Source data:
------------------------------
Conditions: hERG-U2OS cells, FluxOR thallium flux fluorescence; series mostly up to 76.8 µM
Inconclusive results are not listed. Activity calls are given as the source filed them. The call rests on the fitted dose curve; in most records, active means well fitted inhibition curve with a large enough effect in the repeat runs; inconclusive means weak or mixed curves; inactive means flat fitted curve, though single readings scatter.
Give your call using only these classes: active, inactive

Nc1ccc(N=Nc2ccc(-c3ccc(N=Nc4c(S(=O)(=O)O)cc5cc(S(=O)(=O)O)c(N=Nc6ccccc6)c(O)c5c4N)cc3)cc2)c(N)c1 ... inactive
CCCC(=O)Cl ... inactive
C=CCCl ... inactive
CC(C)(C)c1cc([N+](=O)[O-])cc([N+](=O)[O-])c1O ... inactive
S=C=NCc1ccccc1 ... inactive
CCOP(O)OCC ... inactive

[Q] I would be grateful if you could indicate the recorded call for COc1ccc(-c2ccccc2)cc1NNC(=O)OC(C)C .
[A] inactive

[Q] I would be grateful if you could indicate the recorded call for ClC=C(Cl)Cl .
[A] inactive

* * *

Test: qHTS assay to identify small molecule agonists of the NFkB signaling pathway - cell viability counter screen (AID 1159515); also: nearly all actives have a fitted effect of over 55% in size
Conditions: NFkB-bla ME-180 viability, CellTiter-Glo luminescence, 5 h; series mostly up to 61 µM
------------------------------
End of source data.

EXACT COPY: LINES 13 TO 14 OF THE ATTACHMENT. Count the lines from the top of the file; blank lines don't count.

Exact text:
[A] inactive

* * *